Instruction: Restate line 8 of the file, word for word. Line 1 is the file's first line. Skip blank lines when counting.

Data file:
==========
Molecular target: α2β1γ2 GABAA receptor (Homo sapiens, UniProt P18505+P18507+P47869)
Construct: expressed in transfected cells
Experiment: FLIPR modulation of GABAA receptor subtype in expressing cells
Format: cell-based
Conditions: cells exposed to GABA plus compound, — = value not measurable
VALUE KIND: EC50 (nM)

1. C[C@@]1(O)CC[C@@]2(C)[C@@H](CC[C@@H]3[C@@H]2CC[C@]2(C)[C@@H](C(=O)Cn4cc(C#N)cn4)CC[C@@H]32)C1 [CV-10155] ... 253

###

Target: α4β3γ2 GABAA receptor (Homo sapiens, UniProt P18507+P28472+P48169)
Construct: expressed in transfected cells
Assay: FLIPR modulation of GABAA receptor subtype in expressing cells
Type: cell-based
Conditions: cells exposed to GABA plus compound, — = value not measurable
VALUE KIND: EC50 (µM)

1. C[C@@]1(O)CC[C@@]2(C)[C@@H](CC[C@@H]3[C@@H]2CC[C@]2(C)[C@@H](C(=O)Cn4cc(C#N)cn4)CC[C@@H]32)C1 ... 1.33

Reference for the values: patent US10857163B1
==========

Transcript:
###